We all want to stop the spread of coronavirus. Older Australians are particularly vulnerable to the virus, so we need to work together to keep it out of our communities – and keep our residents safe. We’ve put together 19 tips to help you look after your physical, emotional and mental wellbeing during the coronavirus pandemic.
Your physical health
If you’re over 70, have a chronic health condition, or are isolating at home, your prescription medication can be delivered free of charge once a month via the Home Medicines Service. For more details speak to your pharmacist.
2. Flu shot
While it won’t help combat COVID-19, you should be immunised against seasonal flu. It is particularly important to reduce your risk of contracting other illnesses while COVID-19 remains in the community. The flu shot is free for over-65s and available at your local GP from April.
One of the best ways to stop the spread of coronavirus is to maintain excellent hygiene:
- Wash your hands thoroughly and often.
- Cough into a tissue or your elbow crease.
- Keep your home clean, especially touch points like door handles, remote controls and light switches.
4. Essential trips & visits only
All but essential trips and visits are discouraged. Essential includes trips and visits for:
- Home/ personal care
- Food, medication or essential supplies
- Compassionate reasons
This isn’t easy, but it’s one of the most effective ways of keeping the virus out.
Both Coles and Woolworths are providing a priority service that ensures older Australians are still able to order groceries online.
- Woolworths is offering a Priority Assistance service with dedicated delivery windows. You’ll need to complete an online form, which will be assessed by their team within 48 hours.
- Coles is still ironing out details of their Coles Online Priority Service (COPS) but you can check progress at coles.com.au
Remember, you can always ask a tech-savvy friend or family member to help set this up for you.
Your emotional and mental health
The government has recommended social distancing and self-isolation, which are great measures to protect you physically. But this can take a toll on your mental and emotional wellbeing. Here are some ideas to help:
6. Stay connected
Keep in touch with family and friends via phone, email and Facebook. There’s nothing like seeing your loved one’s smiling faces while you chat, so this is a great time to experiment with FaceTime or Skype, if you haven’t already.
7. Have a routine
You may not be able to stick to your pre-coronavirus routine, but try to have a rough schedule each day and keep up with normal activities. Maintain healthy habits, like drinking plenty of water and eating a balanced diet.
Aim to incorporate some light exercise into each day, whether that’s walking through the village (keeping 1.5 metres distance between you and other residents) or some light stretching at home.
9. Get creative
Is there something you’ve always wanted to do but never had time for? Or a hobby you’ve put on the backburner? Whether it’s returning to a once-loved instrument or picking up a paintbrush for the first time, this is a great time to re-ignite old passions or start new ones. There’s a wealth of tutorials and ideas online.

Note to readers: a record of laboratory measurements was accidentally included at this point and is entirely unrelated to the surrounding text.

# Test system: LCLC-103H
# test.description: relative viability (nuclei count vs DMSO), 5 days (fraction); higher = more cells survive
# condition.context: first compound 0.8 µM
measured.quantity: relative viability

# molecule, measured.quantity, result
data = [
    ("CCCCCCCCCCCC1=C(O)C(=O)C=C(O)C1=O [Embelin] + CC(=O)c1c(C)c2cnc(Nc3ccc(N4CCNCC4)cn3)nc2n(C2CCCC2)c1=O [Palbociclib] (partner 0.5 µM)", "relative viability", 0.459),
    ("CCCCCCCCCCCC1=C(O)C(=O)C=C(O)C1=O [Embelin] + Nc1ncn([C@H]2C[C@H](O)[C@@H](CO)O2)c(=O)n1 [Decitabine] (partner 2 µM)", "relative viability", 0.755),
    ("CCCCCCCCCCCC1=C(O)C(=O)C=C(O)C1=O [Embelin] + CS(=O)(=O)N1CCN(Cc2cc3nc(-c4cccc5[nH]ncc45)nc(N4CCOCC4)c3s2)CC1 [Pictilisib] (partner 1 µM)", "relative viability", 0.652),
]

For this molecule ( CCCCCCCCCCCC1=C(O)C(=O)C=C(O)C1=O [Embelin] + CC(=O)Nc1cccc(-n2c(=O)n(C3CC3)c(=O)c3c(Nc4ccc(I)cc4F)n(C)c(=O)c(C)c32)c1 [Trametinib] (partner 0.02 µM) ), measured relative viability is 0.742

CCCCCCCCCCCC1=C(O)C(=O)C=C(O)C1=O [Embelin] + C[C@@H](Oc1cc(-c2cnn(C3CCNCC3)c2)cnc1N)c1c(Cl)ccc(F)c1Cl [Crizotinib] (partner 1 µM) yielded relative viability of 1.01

10. Go outside
Breathing in fresh air and hearing the birds sing can help lift your spirits. If you’re in self-isolation and have a private court yard or garden, its OK to go outside for short periods of time on your own.
11. Find a pen pal
Right now, you might feel disconnected from the broader community. Why not use this time to write letters, either to younger family members, former neighbours, or even someone across the village you don’t know well? The thrill of receiving a letter in the mailbox could help ward off feelings of loneliness.
12. Share your knowledge
When you’re confined to a small space, it helps to have a hobby or creative outlet. Is there something you excel at that you could teach others? It might be knitting, cooking or woodwork. Think about sharing your expertise with your neighbours, friends and family by creating how-to videos on your phone.
13. Book or movie club
If you love chatting about books or movies, why not set up a book or movie club? You could use the phone, WhatsApp or video calls for this.
14. Switch off
The quickly changing situation and relentless news coverage can be overwhelming. Sometimes, it’s best to give yourself space and take a break from the news.
15. Read to your grandkids
If you’re missing the small people in your life, why not take a video of you reading their favourite story? They’re sure to love listening to it just as much as you enjoy creating it.
16. Ask for help
This is a challenging and uncertain time for all of us. But if you are feeling anxious or depressed, it’s wise to seek professional help. Beyond Blue offers short-term counselling and referrals by phone and webchat on 1300 22 4636.
17. Helpful resources
Help manage any symptoms of depression or anxiety using the MindSpot Wellbeing Plus Course – free for over 60s.
18. Daily wellness check-ins
The current situation can feel isolating and overwhelming, but we’re in this together. In our communities, we’re offering independent living residents a daily wellness check-in phone call to see how they’re travelling. If you’re not in a community, why not ask a friend or family member to call every day to check in? It’s vital we look out for each other during such an unsettling and challenging time, and make the most of our networks – even if social connection currently looks a little different from what we’re used to.
19. Get medical advice early
Get medical advice if you have a fever, cough, shortness of breath or sore throat. Call:
- Your GP
- Coronavirus Health Information Line 1800 020 080
- State Department of Health:
New South Wales 1300 066 055
Queensland 13 432 584
South Australia 1300 232 272
- If it is an emergency 000